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Location: Saskatchewan
Country: Canada
Bikes owned: '72 gt750
Thanks for the tips and info GoldnRust, I intend to get the Bell book before I start anything myself as well.

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PostPosted: Tue Dec 06, 2016 4:03 pm 
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Country: UK
Bikes owned: T500 RGV250
Cheer guys :) I'm glad my guesswork of 20 gauge seems to be on the money!

I'm aware MIG is not optimal really, but it's the only type of welding I can do, and I've got plenty of experience welding thin car body work panels with it, so I know what I'm letting myself in for (Pages and pages of welding on one of my old car projects here if anyone is interested in 4 wheels as well as 2. http://retrorides.proboards.com/thread/142841 ).

dgoodsy, I thought Bells book was good, certainly worth a read.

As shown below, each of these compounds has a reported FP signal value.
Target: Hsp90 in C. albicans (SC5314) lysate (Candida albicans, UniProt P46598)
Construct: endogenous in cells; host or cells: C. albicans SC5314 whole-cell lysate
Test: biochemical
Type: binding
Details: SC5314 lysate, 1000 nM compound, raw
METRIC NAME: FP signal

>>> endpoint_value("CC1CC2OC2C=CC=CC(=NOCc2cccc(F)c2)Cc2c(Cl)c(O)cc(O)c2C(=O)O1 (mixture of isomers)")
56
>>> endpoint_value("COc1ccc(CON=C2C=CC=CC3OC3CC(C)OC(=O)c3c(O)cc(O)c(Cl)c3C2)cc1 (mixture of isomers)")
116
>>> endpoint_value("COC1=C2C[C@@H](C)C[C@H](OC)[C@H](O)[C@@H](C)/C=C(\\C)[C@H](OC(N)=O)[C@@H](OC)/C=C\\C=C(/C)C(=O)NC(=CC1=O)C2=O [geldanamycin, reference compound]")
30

On that note, I've based my exhaust's tapers on the measurements in Bells book, choosing dimensions closer to those he would recommend for a softer motorcross/enduro style pipe, rather than a full on road race pipe. Still I'm noticing that my tapers seem pretty steep compared to lots of the other pipes on here, leaving me with a longer belly section (I think this is why my pipes look different to yours Johnu). Here's hoping I haven't let my ego talk me into making them too aggressive!

Over the past few days I've been trying to get the left hand pipe to the same state as the right hand one. From my last update you can see the cones were not far off ready, so it was just a case of tacking it together. If only it were that simple...

Image